Education Department rescinds Obama-era guidance on campus sexual assault

Updated: Sept. 22, 2017 at 2:18 p.m.

The Department of Education has replaced two major pieces of Obama-era guidance on how colleges and universities should handle sexual assault cases, according to a release Friday.

The two documents include the 2011 “Dear Colleague” letter, and a 2014 questions-and-answers document, items that Education Secretary Betsy DeVos discussed replacing in a speech earlier this month.

The department has replaced those directives with interim guidance that will set new standards for the reporting process, including allowing universities to use the more rigorous “clear and convincing” standard of evidence in determining responsibility in a sexual violence case and enabling officials to use informal methods like mediation to resolve cases.

The “Dear Colleague” letter mandated that colleges and universities use the less strict “preponderance of evidence” standard in sexual violence cases and suggested that mediation was not appropriate in cases of alleged sexual assault, “even on a voluntary basis.”

Students Against Sexual Assault released a statement Friday afternoon condemning the move. Leaders of the group said they are working with officials to ensure that GW upholds the rights and recommendations outlined in the previous guidance.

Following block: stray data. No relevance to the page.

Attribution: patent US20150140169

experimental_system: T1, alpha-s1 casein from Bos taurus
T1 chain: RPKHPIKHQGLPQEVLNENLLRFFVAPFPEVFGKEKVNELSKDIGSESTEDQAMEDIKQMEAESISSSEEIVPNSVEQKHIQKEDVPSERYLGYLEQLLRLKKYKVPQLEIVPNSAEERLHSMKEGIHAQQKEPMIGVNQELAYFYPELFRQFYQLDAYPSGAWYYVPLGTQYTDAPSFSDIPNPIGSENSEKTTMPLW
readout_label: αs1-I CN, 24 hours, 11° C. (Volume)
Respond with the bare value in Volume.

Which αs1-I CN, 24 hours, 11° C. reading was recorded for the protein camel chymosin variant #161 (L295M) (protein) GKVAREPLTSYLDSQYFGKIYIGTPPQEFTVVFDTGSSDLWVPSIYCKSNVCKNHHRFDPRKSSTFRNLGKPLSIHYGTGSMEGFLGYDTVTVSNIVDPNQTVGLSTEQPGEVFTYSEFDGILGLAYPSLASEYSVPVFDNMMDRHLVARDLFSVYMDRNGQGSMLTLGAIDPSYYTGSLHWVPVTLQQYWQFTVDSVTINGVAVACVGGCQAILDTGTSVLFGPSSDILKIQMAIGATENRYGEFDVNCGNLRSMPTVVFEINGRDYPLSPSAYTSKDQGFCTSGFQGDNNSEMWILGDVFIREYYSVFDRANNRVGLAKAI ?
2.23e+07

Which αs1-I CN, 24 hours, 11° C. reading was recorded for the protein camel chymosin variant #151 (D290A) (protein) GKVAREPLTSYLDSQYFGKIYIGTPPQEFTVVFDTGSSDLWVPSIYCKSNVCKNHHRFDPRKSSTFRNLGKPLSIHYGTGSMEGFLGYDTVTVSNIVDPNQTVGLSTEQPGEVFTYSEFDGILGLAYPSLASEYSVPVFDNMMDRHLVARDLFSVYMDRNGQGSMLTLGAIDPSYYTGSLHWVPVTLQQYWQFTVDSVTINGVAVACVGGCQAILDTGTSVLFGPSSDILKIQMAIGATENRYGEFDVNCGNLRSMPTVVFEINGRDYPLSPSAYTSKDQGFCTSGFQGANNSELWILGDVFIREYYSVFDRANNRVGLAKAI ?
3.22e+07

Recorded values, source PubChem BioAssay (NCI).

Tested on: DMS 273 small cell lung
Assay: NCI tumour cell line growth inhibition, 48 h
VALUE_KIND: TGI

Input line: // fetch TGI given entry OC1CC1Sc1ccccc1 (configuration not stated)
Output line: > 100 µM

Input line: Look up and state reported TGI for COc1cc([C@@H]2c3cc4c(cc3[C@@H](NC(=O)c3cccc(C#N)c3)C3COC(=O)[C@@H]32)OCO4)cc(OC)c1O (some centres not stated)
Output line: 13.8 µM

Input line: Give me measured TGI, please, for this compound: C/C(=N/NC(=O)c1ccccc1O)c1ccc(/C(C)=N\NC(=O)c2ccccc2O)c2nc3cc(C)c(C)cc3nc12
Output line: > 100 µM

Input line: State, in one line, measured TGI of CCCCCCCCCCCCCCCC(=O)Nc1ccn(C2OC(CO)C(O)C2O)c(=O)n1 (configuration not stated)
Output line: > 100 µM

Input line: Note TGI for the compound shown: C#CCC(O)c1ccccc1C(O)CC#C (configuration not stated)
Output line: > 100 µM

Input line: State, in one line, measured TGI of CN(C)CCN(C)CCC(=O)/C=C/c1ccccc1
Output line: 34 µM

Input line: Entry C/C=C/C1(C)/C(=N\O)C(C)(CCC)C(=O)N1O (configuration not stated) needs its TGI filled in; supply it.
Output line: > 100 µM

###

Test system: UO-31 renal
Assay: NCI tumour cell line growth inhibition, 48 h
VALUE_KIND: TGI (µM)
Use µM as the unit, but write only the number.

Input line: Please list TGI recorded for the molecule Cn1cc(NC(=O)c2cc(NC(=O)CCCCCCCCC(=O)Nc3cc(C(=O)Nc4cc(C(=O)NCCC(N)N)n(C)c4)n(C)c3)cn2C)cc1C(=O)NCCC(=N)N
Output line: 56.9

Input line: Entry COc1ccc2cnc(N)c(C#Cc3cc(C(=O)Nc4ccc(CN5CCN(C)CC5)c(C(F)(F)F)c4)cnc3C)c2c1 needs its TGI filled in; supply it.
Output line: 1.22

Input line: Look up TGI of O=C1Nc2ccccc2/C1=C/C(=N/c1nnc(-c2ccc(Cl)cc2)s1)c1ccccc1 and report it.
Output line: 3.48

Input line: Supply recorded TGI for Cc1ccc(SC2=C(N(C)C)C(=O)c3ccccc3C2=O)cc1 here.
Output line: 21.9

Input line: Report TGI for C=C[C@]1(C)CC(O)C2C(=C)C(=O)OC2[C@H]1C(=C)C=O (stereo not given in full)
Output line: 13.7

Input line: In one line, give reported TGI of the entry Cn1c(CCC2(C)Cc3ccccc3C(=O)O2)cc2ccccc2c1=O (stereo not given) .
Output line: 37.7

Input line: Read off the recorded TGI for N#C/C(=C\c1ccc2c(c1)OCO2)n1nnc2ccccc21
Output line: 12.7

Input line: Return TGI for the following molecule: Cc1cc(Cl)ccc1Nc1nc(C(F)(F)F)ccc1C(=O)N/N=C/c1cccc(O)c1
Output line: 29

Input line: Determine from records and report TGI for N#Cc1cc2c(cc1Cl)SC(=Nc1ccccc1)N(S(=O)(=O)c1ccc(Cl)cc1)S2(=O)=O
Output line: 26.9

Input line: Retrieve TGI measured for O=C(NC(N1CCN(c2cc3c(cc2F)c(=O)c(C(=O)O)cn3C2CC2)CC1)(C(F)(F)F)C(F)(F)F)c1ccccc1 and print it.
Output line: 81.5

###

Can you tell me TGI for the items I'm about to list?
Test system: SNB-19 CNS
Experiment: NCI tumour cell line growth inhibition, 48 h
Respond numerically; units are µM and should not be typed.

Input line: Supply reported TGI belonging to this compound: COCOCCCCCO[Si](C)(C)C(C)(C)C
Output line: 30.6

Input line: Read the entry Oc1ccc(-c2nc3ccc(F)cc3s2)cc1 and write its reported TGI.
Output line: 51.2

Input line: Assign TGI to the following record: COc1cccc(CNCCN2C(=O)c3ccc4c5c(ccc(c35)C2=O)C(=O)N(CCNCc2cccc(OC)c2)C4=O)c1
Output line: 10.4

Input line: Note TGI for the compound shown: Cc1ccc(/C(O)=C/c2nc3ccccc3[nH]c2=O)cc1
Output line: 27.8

“Despite renewed efforts to undermine Title IX, the law itself and the legal precedents set by dozen of survivors and advocates still hold and will remain to protect and validate the rights of survivors at GW and across the nation,” SASA leaders said in the statement.

The changes to federal Title IX guidance come as the University conducts an external review of its own policies on sexual assault and harassment and faces an investigation by the Department of Education for its alleged mishandling of a Title IX complaint.

Earlier this month, Secretary Devos delivered a major speech suggesting that the Title IX system put in place under the Obama administration was in need of a broad reform, leaving survivors uncertain of how their rights in the case process would change.

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